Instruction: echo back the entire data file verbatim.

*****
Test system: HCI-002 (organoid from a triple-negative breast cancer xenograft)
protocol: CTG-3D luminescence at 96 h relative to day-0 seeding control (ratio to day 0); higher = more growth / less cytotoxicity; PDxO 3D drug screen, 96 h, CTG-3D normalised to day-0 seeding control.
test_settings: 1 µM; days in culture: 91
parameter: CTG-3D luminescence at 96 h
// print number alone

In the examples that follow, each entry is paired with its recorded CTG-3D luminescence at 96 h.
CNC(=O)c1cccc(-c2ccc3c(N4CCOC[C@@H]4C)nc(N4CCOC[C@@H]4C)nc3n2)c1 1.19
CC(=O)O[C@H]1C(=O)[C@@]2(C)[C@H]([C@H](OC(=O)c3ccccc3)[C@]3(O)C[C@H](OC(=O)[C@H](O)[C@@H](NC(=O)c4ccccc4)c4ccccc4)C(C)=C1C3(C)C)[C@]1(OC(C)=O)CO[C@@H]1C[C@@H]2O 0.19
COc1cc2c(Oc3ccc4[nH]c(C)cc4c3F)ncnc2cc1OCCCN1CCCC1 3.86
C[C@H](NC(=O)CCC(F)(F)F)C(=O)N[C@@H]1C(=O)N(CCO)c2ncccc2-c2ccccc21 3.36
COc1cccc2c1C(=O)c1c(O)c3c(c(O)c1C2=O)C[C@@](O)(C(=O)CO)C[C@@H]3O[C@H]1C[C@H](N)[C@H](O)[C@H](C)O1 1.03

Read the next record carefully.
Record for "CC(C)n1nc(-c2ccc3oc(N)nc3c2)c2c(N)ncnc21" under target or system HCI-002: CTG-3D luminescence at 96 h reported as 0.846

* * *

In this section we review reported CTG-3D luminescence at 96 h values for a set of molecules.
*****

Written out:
Test system: HCI-002 (organoid from a triple-negative breast cancer xenograft)
protocol: CTG-3D luminescence at 96 h relative to day-0 seeding control (ratio to day 0); higher = more growth / less cytotoxicity; PDxO 3D drug screen, 96 h, CTG-3D normalised to day-0 seeding control.
test_settings: 1 µM; days in culture: 91
parameter: CTG-3D luminescence at 96 h
// print number alone

In the examples that follow, each entry is paired with its recorded CTG-3D luminescence at 96 h.
CNC(=O)c1cccc(-c2ccc3c(N4CCOC[C@@H]4C)nc(N4CCOC[C@@H]4C)nc3n2)c1 1.19
CC(=O)O[C@H]1C(=O)[C@@]2(C)[C@H]([C@H](OC(=O)c3ccccc3)[C@]3(O)C[C@H](OC(=O)[C@H](O)[C@@H](NC(=O)c4ccccc4)c4ccccc4)C(C)=C1C3(C)C)[C@]1(OC(C)=O)CO[C@@H]1C[C@@H]2O 0.19
COc1cc2c(Oc3ccc4[nH]c(C)cc4c3F)ncnc2cc1OCCCN1CCCC1 3.86
C[C@H](NC(=O)CCC(F)(F)F)C(=O)N[C@@H]1C(=O)N(CCO)c2ncccc2-c2ccccc21 3.36
COc1cccc2c1C(=O)c1c(O)c3c(c(O)c1C2=O)C[C@@](O)(C(=O)CO)C[C@@H]3O[C@H]1C[C@H](N)[C@H](O)[C@H](C)O1 1.03

Read the next record carefully.
Record for "CC(C)n1nc(-c2ccc3oc(N)nc3c2)c2c(N)ncnc21" under target or system HCI-002: CTG-3D luminescence at 96 h reported as 0.846

* * *

In this section we review reported CTG-3D luminescence at 96 h values for a set of molecules.